Ha! That is so funny, and so great. Roger sees the designs of a lot of expensive electronics as gratuitous and vulgar. He can point to particular aspects in the results of a John Aldridge Stereophile bench test, ascribe them to elements of the circuit's design, and predict the behavior of the circuit with different speaker loads. He did just that with the D'Agostino power amp, wondering why anyone would want to own or even listen to such a poorly designed amp. He tore it to shreds, one design aspect at a time. Absolutely brilliant! Being an expert in tube amp design, Roger highly disapproves of amps with large numbers of tubes, explaining exactly why it is a bad idea, and why.
Roger is very different from a lot of the designers in High End, having a normally-sized ego in spite of his vast knowledge, abilities, and creativity. I'm sure he and Keith Herron would get on great. If I was in the market for a lower powered tube amp, the Music Reference RM-10 would be my first choice. Roger's new products include an ESL speaker with a dedicated, direct coupled, transformer-less tube power amp. For owners of high-efficiency speakers he has a number of low-power triode (SE and otherwise) amps at very reasonable prices.
Why Roger and his products aren't more widely owned and talked about is a complete mystery to me. Sure, he isn't much into marketing, and doesn't have a vast dealer network (thankfully I had Brooks Berdan, a big fan of Roger and his products, as a dealer. And Brooks was extremely critical.). But if I know of him, I see no reason why anyone else can't.
Pehare, I neglected to mention the amp of Rogers that should be of particular interest to Magneplanar owners. The RM-300 is a 300 watt mono block (with the same basic circuit as that of the RM-200) which may be the best tube amp available for driving Maggies. Why? Because, unlike all other tube amps of which I am aware, it's power output increases with falling impedance, not decreases. Many Maggie owners have to settle for solid state amps because tubes don't like the very low impedance load the speaker presents an amp, when they would rather use a tube amp. The RM-300 makes that possible. Unfortunately the amp is $9000, $18,000 a pair. Still, that's less than a lot of the more well known and owned amps that Maggie users buy.
A long time ago I worked in high tech aerial photography and we used Zeiss cameras. We lost a lens cover which is a square aluminum plate with a tab on one end and a handle and latch on other. Zeiss wanted something like $3K for the lens cover to go onto a $400K camera. Of course, you can consider that it is designed to ride in bottom of a plane and if something comes loose it could be a big problem, etc. We took another one to a local machine shop and had it reconstructed from scratch for $500 and it worked perfectly.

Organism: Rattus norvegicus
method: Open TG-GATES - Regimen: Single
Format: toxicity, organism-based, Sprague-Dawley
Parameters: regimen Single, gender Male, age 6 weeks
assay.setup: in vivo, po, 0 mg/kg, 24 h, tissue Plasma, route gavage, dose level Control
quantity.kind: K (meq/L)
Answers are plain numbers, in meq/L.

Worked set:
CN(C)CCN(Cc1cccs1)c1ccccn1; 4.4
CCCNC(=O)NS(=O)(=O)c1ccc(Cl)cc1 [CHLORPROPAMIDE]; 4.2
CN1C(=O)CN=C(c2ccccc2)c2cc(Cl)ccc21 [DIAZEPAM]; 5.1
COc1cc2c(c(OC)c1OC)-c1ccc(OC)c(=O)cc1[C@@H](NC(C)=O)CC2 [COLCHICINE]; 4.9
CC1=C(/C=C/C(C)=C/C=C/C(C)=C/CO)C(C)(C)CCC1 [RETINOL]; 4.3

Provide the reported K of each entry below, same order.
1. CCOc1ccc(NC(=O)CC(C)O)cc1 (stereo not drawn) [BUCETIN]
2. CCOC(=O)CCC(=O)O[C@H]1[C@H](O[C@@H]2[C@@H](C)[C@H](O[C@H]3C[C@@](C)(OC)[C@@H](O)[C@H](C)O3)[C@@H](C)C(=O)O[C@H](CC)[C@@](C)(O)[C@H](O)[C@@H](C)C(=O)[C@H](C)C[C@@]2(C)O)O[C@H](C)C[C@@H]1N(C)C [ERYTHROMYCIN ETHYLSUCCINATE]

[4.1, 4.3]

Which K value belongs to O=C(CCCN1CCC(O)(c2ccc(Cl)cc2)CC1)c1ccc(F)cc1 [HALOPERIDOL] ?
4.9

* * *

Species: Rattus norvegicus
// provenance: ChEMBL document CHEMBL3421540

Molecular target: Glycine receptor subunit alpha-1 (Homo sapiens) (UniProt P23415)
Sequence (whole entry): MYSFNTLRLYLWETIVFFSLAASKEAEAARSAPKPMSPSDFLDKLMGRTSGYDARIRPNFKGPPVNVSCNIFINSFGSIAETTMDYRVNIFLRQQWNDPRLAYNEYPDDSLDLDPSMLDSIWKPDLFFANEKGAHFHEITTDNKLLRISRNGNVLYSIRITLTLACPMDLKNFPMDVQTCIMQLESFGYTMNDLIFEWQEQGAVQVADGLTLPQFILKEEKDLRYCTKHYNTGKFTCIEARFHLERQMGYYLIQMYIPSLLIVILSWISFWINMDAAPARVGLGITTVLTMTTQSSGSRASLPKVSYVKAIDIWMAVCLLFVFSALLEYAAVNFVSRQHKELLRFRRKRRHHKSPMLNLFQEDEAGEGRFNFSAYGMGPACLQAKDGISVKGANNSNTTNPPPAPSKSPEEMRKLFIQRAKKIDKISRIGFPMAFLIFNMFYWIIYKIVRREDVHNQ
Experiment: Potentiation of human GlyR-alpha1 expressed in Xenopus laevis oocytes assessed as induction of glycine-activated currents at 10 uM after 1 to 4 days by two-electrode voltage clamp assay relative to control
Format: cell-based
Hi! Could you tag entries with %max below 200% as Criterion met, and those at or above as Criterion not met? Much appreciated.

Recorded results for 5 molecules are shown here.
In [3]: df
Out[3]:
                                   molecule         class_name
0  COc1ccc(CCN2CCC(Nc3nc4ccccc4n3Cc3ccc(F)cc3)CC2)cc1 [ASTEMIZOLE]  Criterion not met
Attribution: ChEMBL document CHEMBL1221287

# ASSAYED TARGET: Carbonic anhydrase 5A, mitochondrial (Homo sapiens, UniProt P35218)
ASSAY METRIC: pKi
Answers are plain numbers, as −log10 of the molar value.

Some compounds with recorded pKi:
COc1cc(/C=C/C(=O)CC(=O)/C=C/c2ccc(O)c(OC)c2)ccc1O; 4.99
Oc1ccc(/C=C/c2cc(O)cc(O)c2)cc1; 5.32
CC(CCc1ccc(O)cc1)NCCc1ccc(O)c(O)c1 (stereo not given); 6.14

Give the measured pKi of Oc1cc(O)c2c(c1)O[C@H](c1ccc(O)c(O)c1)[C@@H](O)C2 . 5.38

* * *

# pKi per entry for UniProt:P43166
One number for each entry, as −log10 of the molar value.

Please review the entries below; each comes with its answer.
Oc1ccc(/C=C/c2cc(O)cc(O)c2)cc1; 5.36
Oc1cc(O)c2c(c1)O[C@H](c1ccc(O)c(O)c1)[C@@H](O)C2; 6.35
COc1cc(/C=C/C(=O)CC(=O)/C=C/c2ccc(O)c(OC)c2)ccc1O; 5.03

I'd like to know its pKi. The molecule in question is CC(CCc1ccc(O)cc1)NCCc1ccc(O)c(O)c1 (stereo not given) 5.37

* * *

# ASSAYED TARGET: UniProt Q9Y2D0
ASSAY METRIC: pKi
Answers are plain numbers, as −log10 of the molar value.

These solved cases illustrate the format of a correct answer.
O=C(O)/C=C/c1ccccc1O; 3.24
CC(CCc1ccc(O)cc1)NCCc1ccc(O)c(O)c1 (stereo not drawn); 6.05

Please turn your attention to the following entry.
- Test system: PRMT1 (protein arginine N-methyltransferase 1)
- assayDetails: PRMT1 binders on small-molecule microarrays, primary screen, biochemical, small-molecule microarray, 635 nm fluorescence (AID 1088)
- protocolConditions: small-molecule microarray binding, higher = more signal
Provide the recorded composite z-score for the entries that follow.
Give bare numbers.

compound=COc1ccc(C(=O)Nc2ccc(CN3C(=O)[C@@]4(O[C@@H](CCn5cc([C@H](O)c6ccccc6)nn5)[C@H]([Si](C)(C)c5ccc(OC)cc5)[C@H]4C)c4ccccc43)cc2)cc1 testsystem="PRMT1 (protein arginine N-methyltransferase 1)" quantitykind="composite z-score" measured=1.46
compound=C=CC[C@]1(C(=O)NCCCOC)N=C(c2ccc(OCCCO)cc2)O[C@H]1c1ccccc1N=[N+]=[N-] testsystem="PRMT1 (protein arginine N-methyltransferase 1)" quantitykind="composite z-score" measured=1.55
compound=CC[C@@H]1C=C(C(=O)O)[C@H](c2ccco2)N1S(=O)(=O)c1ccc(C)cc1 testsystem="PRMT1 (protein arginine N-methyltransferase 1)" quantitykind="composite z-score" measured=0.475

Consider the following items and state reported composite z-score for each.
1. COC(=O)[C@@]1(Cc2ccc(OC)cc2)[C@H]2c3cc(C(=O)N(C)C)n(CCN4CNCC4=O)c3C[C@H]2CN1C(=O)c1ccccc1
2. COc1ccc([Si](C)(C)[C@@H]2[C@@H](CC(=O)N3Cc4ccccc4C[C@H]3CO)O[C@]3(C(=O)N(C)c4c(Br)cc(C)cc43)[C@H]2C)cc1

In the ARC case, the customer alienation factor of having someone sitting there looking at their amp and thinking of how they got ripped off every time they look at it would not be worth it in the grand scheme. The company's success will not rest upon the sale of $510 covers.
Say what you want about D'agostino. He is one of the most respected designers out there. Plus after 30 years with Krell he had to start fresh with a new company. You will find a lot of the better high end stores in the country carrying his line.
Outside of audiogon I have not heard Rogers name mentioned. And I have went to a lot of audiophile meetings and have attended several shows along with visiting many shops. The only time I have ever seen his gear is years ago at Brooks Berdan.
11-09-15 Why have a cover at all? most of the rf is generated by ics ... Geoffkait
... why have a cover at all?"
One good reason is because the electric current inside of a tube amp or preamp is potentially deadly, often for quite a while even after AC power is turned off.
Just use a plexiglass cover. Works great.
Hey, I didn't say it about D'Agostino's amp, Roger did! But as Roger pointed out, so did John Atkinson, in his comments on the results of his bench tests of the amp. Between the lines of course, as Roger also pointed out. For anyone wanting to read an evaluation of the amp's design from a circuit design expert's perspective (recommended for anyone contemplating it's purchase), it should be easily found on the Music Reference Audiocircle Forum.
As for Roger's credentials versus, in this case, Dan D-Agostino's, it reminds me of when back in the 70's Frank Van Alstine had the nerve to offer a mod for the Audio Research SP-3. Why, the SP-3 was designed by Bill Johnson, the best designer in High End! Who does Frank Van Alstine think he is? He doesn't even make his own products, just modifies those of others. Frank claimed his mod corrected a number of faults in the SP-3 (inaccurate RIAA equalization, insufficient gain at low frequencies, circuit instability, etc.). And guess what---it did, as Harry Pearson wrote in TAS. After that, every owner of an SP-3 wanted the Van Alstine SP-3 mod. The fact alone that Dan D'Agostino has a higher profile than Roger Modjeski---does that invalidate Roger's evaluation of Dan's amp?
Just so you'll know, Roger Modjeski is not one of those guys who finds fault with everyone else's designs. He thinks highly of Mike Sanders (Quicksilver), Tim DeParavicini (EAR), and Ralph Karsten (Atma-Sphere), amongst other current designers.
Brooks Berdan, the most critical listener I've ever know, sold only products he liked, business be damned. What he liked in tubed electronics were VTL, Jadis, and Music Reference. Period. In solid state he found little to like, but loved the amp of Richard Brown, the BEL. Like Roger, Richard had an underground cult reputation for his design abilities. Talk about a low profile! Brooks couldn't keep the amp in stock---every time he demoed his, the listener bought it! It would take months to get another, as Richard built them on his kitchen table, one at a time. Does the fact that Brown Electronics Company had few dealers, were never reviewed or talked about on Hi-Fi sites, and are owned by almost no one, mean that Richard's opinion of an amp's design would not be not worthy of consideration? Or that his qualifications to even have one are in question? If so, I suggest no one ask Jeff Beck to evaluate the playing of, say, Eddie Van Halen. A bad analogy perhaps, but you get the point.